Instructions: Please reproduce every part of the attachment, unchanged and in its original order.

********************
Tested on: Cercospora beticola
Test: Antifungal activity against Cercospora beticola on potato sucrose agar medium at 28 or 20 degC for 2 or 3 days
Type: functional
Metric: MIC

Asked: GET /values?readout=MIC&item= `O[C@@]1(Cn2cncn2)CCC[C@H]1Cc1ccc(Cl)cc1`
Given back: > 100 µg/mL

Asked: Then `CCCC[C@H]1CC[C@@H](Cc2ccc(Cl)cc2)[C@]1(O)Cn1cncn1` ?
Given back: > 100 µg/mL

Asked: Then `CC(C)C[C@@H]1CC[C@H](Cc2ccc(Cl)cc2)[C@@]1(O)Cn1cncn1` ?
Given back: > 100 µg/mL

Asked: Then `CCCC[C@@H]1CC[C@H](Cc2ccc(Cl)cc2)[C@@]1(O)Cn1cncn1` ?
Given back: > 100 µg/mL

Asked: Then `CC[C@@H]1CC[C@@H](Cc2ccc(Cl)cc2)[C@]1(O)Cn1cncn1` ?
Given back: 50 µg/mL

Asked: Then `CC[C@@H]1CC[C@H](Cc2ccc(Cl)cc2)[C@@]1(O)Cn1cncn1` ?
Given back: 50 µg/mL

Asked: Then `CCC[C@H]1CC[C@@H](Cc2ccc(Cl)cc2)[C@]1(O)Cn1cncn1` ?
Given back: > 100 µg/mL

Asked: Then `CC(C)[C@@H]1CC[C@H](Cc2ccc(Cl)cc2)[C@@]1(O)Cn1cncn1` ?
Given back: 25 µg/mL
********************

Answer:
Tested on: Cercospora beticola
Test: Antifungal activity against Cercospora beticola on potato sucrose agar medium at 28 or 20 degC for 2 or 3 days
Type: functional
Metric: MIC

Asked: GET /values?readout=MIC&item= `O[C@@]1(Cn2cncn2)CCC[C@H]1Cc1ccc(Cl)cc1`
Given back: > 100 µg/mL

Asked: Then `CCCC[C@H]1CC[C@@H](Cc2ccc(Cl)cc2)[C@]1(O)Cn1cncn1` ?
Given back: > 100 µg/mL

Asked: Then `CC(C)C[C@@H]1CC[C@H](Cc2ccc(Cl)cc2)[C@@]1(O)Cn1cncn1` ?
Given back: > 100 µg/mL

Asked: Then `CCCC[C@@H]1CC[C@H](Cc2ccc(Cl)cc2)[C@@]1(O)Cn1cncn1` ?
Given back: > 100 µg/mL

Asked: Then `CC[C@@H]1CC[C@@H](Cc2ccc(Cl)cc2)[C@]1(O)Cn1cncn1` ?
Given back: 50 µg/mL

Asked: Then `CC[C@@H]1CC[C@H](Cc2ccc(Cl)cc2)[C@@]1(O)Cn1cncn1` ?
Given back: 50 µg/mL

Asked: Then `CCC[C@H]1CC[C@@H](Cc2ccc(Cl)cc2)[C@]1(O)Cn1cncn1` ?
Given back: > 100 µg/mL

Asked: Then `CC(C)[C@@H]1CC[C@H](Cc2ccc(Cl)cc2)[C@@]1(O)Cn1cncn1` ?
Given back: 25 µg/mL